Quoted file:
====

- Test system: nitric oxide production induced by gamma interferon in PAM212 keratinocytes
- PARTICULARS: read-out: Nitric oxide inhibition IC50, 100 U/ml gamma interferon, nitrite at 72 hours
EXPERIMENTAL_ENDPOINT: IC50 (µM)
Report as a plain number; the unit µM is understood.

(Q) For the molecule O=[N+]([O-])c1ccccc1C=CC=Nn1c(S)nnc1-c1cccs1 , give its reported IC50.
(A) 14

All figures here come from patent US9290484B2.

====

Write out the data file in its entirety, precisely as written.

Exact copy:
- Test system: nitric oxide production induced by gamma interferon in PAM212 keratinocytes
- PARTICULARS: read-out: Nitric oxide inhibition IC50, 100 U/ml gamma interferon, nitrite at 72 hours
EXPERIMENTAL_ENDPOINT: IC50 (µM)
Report as a plain number; the unit µM is understood.

(Q) For the molecule O=[N+]([O-])c1ccccc1C=CC=Nn1c(S)nnc1-c1cccs1 , give its reported IC50.
(A) 14

All figures here come from patent US9290484B2.